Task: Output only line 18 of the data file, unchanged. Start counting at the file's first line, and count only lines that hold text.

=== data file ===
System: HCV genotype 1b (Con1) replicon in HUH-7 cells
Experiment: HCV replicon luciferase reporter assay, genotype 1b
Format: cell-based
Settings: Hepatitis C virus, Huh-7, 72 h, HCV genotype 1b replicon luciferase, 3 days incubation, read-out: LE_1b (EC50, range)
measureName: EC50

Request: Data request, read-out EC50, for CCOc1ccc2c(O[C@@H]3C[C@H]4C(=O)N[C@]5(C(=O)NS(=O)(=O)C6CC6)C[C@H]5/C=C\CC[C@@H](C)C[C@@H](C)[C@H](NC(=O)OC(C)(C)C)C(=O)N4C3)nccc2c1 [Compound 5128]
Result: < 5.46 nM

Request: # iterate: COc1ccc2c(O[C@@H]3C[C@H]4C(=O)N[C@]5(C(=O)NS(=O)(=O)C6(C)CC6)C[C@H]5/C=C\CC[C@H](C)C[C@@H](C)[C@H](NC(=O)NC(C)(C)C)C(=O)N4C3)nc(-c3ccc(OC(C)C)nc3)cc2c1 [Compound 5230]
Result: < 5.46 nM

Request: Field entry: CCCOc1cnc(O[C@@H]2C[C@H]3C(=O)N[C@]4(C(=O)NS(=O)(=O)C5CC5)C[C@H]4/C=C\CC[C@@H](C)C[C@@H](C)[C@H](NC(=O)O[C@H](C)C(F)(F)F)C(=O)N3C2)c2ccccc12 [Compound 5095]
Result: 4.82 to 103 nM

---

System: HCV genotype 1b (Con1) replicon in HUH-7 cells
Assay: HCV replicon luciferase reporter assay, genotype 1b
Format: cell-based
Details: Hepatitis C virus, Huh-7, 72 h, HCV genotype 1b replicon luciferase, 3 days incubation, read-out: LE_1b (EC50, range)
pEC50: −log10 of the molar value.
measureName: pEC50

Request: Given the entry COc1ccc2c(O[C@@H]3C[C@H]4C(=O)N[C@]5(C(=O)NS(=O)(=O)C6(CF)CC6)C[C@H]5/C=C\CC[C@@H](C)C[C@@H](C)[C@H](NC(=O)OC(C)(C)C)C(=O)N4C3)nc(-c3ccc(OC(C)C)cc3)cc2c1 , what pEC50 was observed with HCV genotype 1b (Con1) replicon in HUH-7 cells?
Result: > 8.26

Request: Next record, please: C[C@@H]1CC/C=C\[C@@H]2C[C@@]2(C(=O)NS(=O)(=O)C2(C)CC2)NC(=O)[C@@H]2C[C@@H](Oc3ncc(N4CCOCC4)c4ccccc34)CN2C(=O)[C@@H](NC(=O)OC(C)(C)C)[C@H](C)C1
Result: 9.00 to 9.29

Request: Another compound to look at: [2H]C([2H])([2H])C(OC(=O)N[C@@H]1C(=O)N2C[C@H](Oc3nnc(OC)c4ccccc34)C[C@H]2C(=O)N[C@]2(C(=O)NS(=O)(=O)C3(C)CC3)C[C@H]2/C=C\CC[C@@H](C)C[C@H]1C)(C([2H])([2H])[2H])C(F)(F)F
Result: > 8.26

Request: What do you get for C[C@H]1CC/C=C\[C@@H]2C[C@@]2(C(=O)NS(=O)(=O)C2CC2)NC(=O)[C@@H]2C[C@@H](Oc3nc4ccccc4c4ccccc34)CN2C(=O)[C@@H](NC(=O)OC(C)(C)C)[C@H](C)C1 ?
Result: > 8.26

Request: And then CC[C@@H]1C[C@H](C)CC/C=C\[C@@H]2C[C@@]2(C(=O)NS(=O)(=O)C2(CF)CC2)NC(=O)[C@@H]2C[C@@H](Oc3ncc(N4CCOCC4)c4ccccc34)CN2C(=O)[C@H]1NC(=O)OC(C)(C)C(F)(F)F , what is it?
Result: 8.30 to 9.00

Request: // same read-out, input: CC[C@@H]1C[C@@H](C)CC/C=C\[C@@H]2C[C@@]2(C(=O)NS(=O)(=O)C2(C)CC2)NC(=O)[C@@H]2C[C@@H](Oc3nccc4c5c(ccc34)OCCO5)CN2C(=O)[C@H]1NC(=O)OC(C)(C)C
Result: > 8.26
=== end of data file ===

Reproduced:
measureName: pEC50